Both are brutal, but the former is so because it wants to remain in power, prevent coups, and keep Islamism from taking over. The latter is also brutal, but for a different reason: Islamic fundamentalism wishes to implement massacres for the sake of a collectivist ideology, which calls to unite the world under one creed, Islam; one language, Arabic; and, in the future, one leader, the Mahdi or the Islamic messiah. This is a simple explanation as to why the West needs to not intervene in Arab nationalist governments.

Of course, to save face, experts that called for the removal of Assad will argue that had he been removed, Syria wouldn't be in the state it is today. It's a typical political tactic of pointing to a reality no one can prove would exist. It's a weak defense when looking through the prism of reality.

Really? How's that working out in Libya? After Gadhafi was removed from power, four Americans ended up dead in Benghazi and the U.S. embassy in Tripoli has been abandoned.

Schanzer's superiors at FDD, to include former CIA Director James Woolsey and Clifford D. May, both signed the letter as well, as did Karl Rove, Elizabeth Cheney, Robert 'Bud' McFarlane and other prominent political figures.

A year later, after the Chemical attack in Syria that is increasingly being shown as having been an operation sponsored by Turkey in an attempt to generate the political will to declare that Assad had crossed Obama's "Red Line," a similar letter was sent to Obama, signed by many of the same people. Rove and May signed it; Woolsey, McFarlane, and Schanzer did not.

Nonetheless, when May puts his signature on a letter like that, it's about as close to speaking for FDD as you can get, right behind Woolsey.

The political will sought was not obtained; no strike on Assad came.

Ironically, according to Seymour Hersh's sources, the 2012 attacks in Benghazi dried up a "rat line" of weapons trafficking and raised the level of urgency to remove Assad.

What seems so inexplicable to conservatives is why such people would call for Assad's removal considering what would fill the power vacuum. There is evidence to suggest that all of this originated from a long-term strategy after 9/11/01 to isolate Saudi Arabia, and surround it with jihadists who would ultimately take down the House of Saud. Much of that thinking was actually laid out by Woolsey himself in 2006.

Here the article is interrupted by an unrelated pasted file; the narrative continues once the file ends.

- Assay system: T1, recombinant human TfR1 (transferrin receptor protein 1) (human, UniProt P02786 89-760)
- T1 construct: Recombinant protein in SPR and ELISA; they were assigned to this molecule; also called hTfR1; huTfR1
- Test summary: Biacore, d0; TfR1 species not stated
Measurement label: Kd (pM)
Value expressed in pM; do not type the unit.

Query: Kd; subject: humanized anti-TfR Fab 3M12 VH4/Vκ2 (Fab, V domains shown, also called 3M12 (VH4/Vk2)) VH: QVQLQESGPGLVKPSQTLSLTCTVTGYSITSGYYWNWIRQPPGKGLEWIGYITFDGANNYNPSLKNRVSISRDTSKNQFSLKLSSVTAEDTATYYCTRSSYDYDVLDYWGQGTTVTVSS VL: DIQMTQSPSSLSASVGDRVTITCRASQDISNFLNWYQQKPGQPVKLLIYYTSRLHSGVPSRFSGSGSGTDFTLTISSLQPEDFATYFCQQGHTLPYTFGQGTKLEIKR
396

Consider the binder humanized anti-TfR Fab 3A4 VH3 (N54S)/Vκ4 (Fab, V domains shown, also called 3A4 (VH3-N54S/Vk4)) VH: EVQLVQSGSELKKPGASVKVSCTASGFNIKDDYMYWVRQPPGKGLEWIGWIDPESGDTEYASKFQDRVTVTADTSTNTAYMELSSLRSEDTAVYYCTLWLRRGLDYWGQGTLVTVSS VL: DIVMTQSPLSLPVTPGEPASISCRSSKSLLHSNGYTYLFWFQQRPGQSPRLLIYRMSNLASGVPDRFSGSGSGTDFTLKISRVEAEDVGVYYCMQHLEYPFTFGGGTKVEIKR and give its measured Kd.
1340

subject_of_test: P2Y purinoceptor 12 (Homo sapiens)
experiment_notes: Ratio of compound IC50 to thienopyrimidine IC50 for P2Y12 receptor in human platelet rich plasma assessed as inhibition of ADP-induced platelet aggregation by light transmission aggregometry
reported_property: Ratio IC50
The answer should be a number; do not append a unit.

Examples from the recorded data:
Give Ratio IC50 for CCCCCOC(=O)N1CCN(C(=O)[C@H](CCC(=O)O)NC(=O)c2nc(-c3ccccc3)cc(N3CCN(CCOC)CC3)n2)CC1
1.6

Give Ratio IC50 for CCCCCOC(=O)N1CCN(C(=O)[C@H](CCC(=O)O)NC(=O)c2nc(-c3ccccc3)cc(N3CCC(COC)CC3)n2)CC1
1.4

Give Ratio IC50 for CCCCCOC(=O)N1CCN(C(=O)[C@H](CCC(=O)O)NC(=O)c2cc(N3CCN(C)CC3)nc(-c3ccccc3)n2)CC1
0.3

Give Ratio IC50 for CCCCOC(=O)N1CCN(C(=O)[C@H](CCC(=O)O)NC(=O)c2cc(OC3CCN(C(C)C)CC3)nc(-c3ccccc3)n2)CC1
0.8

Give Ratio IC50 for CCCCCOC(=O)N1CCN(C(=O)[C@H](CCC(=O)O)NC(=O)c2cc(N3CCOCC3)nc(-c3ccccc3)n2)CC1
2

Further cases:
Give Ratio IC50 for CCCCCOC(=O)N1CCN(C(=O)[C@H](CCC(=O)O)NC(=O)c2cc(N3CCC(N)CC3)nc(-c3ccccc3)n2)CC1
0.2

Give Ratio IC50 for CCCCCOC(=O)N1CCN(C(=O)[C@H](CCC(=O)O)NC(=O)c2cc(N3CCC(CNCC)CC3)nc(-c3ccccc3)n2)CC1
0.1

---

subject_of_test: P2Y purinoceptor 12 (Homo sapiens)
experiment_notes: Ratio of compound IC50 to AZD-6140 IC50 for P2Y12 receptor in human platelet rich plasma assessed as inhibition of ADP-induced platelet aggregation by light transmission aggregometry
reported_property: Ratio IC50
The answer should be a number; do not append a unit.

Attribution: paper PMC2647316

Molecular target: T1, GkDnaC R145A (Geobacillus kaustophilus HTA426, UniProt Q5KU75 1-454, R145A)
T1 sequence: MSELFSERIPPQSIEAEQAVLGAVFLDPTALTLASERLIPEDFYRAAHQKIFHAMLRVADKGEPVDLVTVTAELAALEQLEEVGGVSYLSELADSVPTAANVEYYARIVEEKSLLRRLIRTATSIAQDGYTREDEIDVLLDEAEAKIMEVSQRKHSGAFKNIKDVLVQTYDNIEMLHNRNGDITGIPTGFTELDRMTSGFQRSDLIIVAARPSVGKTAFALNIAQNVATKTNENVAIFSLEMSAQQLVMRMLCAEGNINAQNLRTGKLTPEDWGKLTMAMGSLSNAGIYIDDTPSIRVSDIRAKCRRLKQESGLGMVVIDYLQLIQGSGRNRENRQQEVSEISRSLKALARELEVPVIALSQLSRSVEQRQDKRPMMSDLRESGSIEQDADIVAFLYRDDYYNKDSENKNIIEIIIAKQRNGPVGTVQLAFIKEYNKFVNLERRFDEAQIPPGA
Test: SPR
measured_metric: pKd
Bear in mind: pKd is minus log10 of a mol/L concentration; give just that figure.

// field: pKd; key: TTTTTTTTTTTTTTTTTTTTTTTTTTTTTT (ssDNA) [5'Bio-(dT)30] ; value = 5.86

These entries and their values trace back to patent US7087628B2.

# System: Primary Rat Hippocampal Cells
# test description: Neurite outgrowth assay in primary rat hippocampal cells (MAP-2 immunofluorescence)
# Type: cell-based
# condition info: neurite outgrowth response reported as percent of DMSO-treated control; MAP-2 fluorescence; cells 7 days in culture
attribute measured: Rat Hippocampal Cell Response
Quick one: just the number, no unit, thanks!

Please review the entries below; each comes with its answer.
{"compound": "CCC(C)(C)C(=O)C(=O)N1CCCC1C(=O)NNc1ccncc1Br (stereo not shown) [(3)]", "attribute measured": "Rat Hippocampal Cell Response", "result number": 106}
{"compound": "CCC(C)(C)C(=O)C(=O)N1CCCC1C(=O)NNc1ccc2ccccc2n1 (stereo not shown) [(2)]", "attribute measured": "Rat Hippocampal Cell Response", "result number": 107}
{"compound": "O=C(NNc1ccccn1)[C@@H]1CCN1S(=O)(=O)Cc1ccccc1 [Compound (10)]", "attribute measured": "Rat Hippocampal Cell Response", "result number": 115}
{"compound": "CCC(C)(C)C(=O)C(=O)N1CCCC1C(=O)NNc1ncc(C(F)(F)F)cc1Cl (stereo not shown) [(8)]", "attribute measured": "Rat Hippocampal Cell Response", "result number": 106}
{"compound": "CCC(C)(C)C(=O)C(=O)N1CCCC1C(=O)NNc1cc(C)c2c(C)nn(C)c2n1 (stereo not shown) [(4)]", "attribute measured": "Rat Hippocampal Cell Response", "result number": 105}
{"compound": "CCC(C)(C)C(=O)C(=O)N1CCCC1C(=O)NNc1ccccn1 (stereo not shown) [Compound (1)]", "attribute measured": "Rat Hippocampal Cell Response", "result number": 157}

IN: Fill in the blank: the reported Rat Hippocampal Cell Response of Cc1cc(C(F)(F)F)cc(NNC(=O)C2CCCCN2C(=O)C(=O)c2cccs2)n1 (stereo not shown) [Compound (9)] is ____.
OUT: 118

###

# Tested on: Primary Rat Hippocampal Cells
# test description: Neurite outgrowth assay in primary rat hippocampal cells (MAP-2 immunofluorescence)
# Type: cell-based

Of course, the group that has benefited most from the dysfunctional foreign policies of the U.S. since 9/11 has been the Muslim Brotherhood. Rove's signature on the letters is further evidence that he's been a disaster that just keeps on giving.

It was recently reported by the same Daily Beast that Rove covered up the fact that U.S. troops found WMD's in Iraq. It's also known that Rove was a key figure in Bush's inner circle who thought embracing leaders of groups with Muslim Brotherhood connections was a good idea.

With the gift of hindsight, a short term strategy of dealing with Saudi Arabia after 9/11/01 would have been the better course. After the attacks, Bush had a 90% approval rating and could have done whatever needed to be done, to include identifying all Muslim Brotherhood front groups as terror front organizations; inform the American people which ones are funded by Saudi Arabia; put the gears in motion for U.S. energy independence (loosen regulations for Big Oil); and put Saudi Arabia on notice.

Instead, the administration played Rove-style political games and was clearly too cute by half.

Bush left office with a 34% approval rating.

13 years later after 9/11, the U.S. is not just aiding ISIS; it is helping the Muslim Brotherhood and Turkey usher in a return of the Caliphate in the process.

The worst part is that none of these people will come clean about their role in facilitating policies that gave the world Barack Obama.

Source

*Article by Ben Barrack